• 2020 – Existing system with 2020 travel conditions
  • 2050 E+C – 2050 Existing conditions (E) plus projects committed (C) in the TIP
  • 2050 Plan – 2050 conditions with the recommended projects in the TIP and Plan

    Results of the model runs found that average travel times to job hubs will increase for all populations between 2020 and 2050. However, travel time to job hubs for low-income populations will decrease in that time. When comparing the results of 2050 E+C versus the recommended 2050 Plan, travel time will decrease for both all populations and low-income populations.

    Regarding travel to shopping, the results of the impact assessment found that average travel time will increase between 2020 and 2050. When compared with 2050 E+C, the recommended 2050 Plan will decrease average travel times for all populations but increase average travel time for populations in poverty.

    For average travel times to school, travel times will increase for all populations and for low-income populations. The recommended 2050 Plan will slightly reduce average travel times for both populations when compared to the 2050 E+C. This was not the case with average travel time to a university. The recommended 2050 Plan will not improve travel times for all populations or low-income populations.

    Evaluation of Transportation Investment in Environmental Justice Areas

    OKI evaluated projects that are within or adjacent to EJ areas. More than $4 billion, nearly 70% of total recommended expenditures, are within EJ communities. This represents about 69% of all recommended projects. View the list of Environmental Justice project types (.xlxs). A breakdown of these recommended projects in EJ areas show that:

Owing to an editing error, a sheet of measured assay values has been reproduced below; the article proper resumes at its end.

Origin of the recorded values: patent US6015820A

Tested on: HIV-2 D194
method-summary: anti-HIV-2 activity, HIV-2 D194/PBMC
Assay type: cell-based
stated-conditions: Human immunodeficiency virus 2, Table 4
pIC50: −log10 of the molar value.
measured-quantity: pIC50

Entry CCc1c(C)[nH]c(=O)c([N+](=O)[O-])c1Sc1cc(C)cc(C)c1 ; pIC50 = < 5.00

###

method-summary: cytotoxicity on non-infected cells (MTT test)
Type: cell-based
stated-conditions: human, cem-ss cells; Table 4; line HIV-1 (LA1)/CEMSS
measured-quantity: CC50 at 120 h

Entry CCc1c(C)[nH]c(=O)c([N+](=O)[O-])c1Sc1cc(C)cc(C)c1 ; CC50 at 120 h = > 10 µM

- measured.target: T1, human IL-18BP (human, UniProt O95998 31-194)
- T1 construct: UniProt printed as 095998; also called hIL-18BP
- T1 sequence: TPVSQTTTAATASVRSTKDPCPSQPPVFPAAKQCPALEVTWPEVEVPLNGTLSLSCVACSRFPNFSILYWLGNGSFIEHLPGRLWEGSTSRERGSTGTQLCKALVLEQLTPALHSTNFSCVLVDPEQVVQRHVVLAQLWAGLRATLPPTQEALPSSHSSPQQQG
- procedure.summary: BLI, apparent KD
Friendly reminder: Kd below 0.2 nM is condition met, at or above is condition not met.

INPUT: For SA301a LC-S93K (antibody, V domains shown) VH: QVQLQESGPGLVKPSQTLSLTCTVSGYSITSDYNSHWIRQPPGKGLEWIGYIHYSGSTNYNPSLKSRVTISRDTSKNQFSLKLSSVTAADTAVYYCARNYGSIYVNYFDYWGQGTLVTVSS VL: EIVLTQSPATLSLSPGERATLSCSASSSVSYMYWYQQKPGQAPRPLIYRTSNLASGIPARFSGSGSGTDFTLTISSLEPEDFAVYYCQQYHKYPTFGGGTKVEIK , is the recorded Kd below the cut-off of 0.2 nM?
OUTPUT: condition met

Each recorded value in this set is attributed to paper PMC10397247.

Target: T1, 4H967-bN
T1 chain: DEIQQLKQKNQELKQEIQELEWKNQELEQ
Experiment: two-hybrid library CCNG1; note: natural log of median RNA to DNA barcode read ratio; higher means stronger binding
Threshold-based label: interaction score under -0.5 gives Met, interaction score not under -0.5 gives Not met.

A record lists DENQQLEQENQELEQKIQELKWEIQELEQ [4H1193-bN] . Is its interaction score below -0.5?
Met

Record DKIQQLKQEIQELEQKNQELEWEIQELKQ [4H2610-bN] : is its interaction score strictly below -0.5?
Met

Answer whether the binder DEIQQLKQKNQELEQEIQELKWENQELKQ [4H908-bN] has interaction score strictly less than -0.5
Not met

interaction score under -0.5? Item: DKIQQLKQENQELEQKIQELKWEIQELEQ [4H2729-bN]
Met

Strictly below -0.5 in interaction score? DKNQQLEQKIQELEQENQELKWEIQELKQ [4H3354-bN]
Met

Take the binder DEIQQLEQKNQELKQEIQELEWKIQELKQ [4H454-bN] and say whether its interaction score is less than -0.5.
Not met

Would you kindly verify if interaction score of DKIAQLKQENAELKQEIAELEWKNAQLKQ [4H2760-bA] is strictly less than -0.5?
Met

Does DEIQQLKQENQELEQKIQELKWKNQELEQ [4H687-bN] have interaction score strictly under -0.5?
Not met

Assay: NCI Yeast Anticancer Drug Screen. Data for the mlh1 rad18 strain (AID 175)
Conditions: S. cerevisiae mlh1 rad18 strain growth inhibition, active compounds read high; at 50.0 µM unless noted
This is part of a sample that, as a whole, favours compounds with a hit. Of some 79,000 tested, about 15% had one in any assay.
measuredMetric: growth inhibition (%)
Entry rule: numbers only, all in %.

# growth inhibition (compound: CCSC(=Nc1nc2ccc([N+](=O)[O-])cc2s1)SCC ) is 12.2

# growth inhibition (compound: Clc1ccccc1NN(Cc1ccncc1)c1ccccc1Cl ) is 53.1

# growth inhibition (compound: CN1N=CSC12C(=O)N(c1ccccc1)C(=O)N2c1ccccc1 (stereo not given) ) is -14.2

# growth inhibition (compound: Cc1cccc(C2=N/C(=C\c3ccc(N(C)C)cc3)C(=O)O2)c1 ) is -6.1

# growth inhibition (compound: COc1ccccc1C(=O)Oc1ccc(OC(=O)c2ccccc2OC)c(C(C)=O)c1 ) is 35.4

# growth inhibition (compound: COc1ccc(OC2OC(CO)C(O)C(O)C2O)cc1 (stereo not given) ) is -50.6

Transit Improvement Projects

    Bicycle/Pedestrian Improvement Projects

    Roadway Capacity Improvement Projects

    Freight Improvement Projects

    The transit recommendations in this plan include new passenger facilities, Bus Rapid Transit lines in high priority transit corridors, additional bus transfer hubs and Park & Ride facilities.

    This plan successfully improves accessibility of residents of EJ communities to other parts of the region. Public transit improvements through better service, provide enhancements to the overall accessibility to jobs, healthcare, shopping and higher education.

    Summary

    OKI quantitatively and qualitatively finds no adverse or disproportionate impacts on the target populations. The benefits from the implementation of this 2050 Plan appear to be equitably distributed. There is no evidence that any one group of citizens is over or underserved. Transit supply and service clearly favor the urbanized areas, where density of employment and population make bus service more efficient. Throughout the region, EJ communities appear to be well served.

    Another measure of equity may be the number of families and businesses displaced during the implementation of transportation projects. OKI supports projects that minimize the impacts on all segments of the population; and it encourages appropriate mitigation measures when such impacts are unavoidable.

    Care must be taken to avoid not only displacement, but also the damage to a neighborhood’s social fabric caused when implementing transportation projects. Erecting physical and psychological barriers, whether intended or not, can destroy the cohesiveness of communities. OKI supports projects that minimize the impacts on a neighborhood’s quality of life. Appropriate mitigation measures should be part of the project when such impacts are unavoidable.